First it was ‘ The Dress,’ now this: Do you hear ‘Lau­rel’ or ‘Yanny’?

USA TODAY US Edition - - MONEY - Jefferson Gra­ham and Brett Molina USA TO­DAY

It’s the au­dio equiv­a­lent of “The Dress.”

Wel­come to the au­dio equiv­a­lent of “The Dress.”

Re­mem­ber try­ing to fig­ure out whether the photo of that dress spread­ing through so­cial me­dia in 2015 was black and blue or white and gold? It left the In­ter­net puz­zled for days un­til ex­perts ex­plained that the rea­sons we saw dif­fer­ent colors de­pended on how our brains and eyes per­ceived them.

We have a 2018 ver­sion, only it’s mess­ing with our ears. It started with a tweet from Cloe Feld­man ask­ing users whether they heard the word “Lau­rel” or “Yanny” in a three-sec­ond au­dio clip.

Nat­u­rally, it has left the In­ter­net di­vided:

De­pend­ing on where you hear the words, what you hear may change. For ex­am­ple, you may hear “Lau­rel” while lis­ten­ing on lap­top speak­ers but “Yanny” when play­ing the clip through your smart­phone’s built-in speaker.

Bharath Chan­drasekaran, an as­so­ciate pro­fes­sor at The Uni­ver­sity of Texas, said he tested it with 10 peo­ple, and even they were split down the mid­dle. “We live in a noisy world,” said Chan­drasekaran, who teaches in the school’s depart­ment of com­mu­ni­ca­tion sci­ences and dis­or­ders. “Very lit­tle in­for­ma­tion ac­tu­ally reaches our ears. It’s not sur­pris­ing that this is per­ceived in dif­fer­ent ways.”

The best head­phones have a flat fre­quency re­sponse and don’t fil­ter the sound, he says. But the cheaper the head­phone, ear­bud or com­puter speaker, “the less reli­able the qual­ity of the au­dio.” As a re­sult, “your brain makes all kinds of pre­dic­tions” about what it thinks you’re hear­ing, he said.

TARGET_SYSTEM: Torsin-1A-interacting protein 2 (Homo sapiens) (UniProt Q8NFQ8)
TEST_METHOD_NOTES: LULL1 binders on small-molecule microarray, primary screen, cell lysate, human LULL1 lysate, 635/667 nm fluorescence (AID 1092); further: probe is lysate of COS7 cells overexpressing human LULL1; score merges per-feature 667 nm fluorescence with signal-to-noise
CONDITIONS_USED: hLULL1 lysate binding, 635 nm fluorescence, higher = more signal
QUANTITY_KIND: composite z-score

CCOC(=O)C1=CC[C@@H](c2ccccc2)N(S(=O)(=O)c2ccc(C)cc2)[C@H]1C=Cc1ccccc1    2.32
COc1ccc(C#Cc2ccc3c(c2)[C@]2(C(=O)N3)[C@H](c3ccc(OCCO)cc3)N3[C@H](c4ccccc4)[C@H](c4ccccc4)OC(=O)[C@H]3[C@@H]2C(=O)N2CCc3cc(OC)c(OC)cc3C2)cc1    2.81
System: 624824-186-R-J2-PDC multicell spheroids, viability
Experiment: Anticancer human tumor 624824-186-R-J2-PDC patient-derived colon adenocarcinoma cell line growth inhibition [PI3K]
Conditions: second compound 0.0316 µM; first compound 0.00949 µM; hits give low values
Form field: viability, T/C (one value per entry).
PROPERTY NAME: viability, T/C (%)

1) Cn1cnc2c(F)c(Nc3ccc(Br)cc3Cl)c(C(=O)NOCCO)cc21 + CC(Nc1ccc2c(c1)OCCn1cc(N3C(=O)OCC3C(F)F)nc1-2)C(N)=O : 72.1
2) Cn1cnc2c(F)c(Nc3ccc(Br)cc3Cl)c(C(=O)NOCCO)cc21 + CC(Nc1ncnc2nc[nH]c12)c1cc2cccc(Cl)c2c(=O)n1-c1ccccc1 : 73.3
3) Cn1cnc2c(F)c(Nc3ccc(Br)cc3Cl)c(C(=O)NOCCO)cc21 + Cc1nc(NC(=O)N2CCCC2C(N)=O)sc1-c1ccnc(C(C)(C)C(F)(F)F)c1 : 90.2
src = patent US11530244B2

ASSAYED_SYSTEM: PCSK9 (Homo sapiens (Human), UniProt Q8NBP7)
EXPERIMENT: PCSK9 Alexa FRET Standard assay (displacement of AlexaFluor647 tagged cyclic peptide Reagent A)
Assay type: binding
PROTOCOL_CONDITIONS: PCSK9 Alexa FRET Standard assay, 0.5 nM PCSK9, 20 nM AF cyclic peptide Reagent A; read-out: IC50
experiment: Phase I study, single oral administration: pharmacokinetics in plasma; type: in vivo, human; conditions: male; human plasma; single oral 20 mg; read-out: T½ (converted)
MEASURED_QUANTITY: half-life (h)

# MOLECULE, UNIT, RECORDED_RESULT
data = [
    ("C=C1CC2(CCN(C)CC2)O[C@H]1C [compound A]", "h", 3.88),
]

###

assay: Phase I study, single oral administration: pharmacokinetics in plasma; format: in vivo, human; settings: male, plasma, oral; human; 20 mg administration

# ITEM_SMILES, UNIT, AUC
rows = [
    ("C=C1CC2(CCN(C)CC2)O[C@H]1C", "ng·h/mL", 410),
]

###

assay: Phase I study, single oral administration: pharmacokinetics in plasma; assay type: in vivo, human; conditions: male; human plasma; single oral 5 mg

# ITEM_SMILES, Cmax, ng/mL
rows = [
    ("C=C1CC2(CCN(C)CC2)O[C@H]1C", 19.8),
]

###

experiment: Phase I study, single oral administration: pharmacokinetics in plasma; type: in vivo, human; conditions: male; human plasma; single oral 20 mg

Kevin Cureghian, a Los An­ge­les-based au­dio en­gi­neer, at­tributes it to the dif­fer­ence in speak­ers. “Any speaker that can repli­cate enough ‘low end’ or ‘ bass’ — you will most likely hear Lau­rel. But any speaker that doesn’t re­pro­duce lots of low end (smaller size speak­ers in gen­eral), you will most prob­a­bly hear Yanny.”

Cureghian tested this the­ory by putting a low­pass fil­ter into his au­dio soft­ware pro­gram on the file. With the low pass fil­ter, he heard Lau­rel but with a high pass fil­ter, “you will hear Yanny. I guar­an­tee it.”

But even on the same de­vice, peo­ple can’t agree, lead­ing to the pos­si­bil­ity that the dif­fer­ence also stems from how well your ears pick up fre­quen­cies.

We brought an iPhone to the beach Wed­nes­day morn­ing and played the clip for passersby. While a few said it was “Lau­rel, clearly,” oth­ers were mixed. We heard peo­ple say “Hear me,” Dearie,” “Laura” and “Yi-wee.” Not one of our dozen folks picked “Yanny.”

GETTY IM­AGES

GETTY IM­AGES

TWIT­TER

A tweet asks peo­ple to de­cide which word they hear in the clip.

Newspapers in English

Newspapers from USA

© PressReader. All rights reserved.